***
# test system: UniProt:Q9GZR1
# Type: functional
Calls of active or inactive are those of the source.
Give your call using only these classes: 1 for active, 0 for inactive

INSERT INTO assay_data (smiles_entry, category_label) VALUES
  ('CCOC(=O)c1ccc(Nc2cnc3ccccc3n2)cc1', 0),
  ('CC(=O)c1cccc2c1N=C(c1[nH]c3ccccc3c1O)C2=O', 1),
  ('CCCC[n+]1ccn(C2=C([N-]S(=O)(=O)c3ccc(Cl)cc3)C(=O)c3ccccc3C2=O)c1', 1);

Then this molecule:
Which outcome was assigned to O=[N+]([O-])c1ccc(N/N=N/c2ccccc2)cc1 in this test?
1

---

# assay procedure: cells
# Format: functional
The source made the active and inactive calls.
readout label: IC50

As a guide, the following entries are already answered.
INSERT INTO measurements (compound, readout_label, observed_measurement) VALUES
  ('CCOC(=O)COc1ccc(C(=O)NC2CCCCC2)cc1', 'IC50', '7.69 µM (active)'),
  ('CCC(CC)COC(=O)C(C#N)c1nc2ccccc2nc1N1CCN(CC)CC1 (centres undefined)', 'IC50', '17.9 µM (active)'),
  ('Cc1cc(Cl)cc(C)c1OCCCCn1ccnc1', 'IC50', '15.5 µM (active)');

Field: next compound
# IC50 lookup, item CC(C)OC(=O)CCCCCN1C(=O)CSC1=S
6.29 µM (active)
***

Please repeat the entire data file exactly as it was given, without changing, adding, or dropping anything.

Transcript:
# test system: UniProt:Q9GZR1
# Type: functional
Calls of active or inactive are those of the source.
Give your call using only these classes: 1 for active, 0 for inactive

INSERT INTO assay_data (smiles_entry, category_label) VALUES
  ('CCOC(=O)c1ccc(Nc2cnc3ccccc3n2)cc1', 0),
  ('CC(=O)c1cccc2c1N=C(c1[nH]c3ccccc3c1O)C2=O', 1),
  ('CCCC[n+]1ccn(C2=C([N-]S(=O)(=O)c3ccc(Cl)cc3)C(=O)c3ccccc3C2=O)c1', 1);

Then this molecule:
Which outcome was assigned to O=[N+]([O-])c1ccc(N/N=N/c2ccccc2)cc1 in this test?
1

---

# assay procedure: cells
# Format: functional
The source made the active and inactive calls.
readout label: IC50

As a guide, the following entries are already answered.
INSERT INTO measurements (compound, readout_label, observed_measurement) VALUES
  ('CCOC(=O)COc1ccc(C(=O)NC2CCCCC2)cc1', 'IC50', '7.69 µM (active)'),
  ('CCC(CC)COC(=O)C(C#N)c1nc2ccccc2nc1N1CCN(CC)CC1 (centres undefined)', 'IC50', '17.9 µM (active)'),
  ('Cc1cc(Cl)cc(C)c1OCCCCn1ccnc1', 'IC50', '15.5 µM (active)');

Field: next compound
# IC50 lookup, item CC(C)OC(=O)CCCCCN1C(=O)CSC1=S
6.29 µM (active)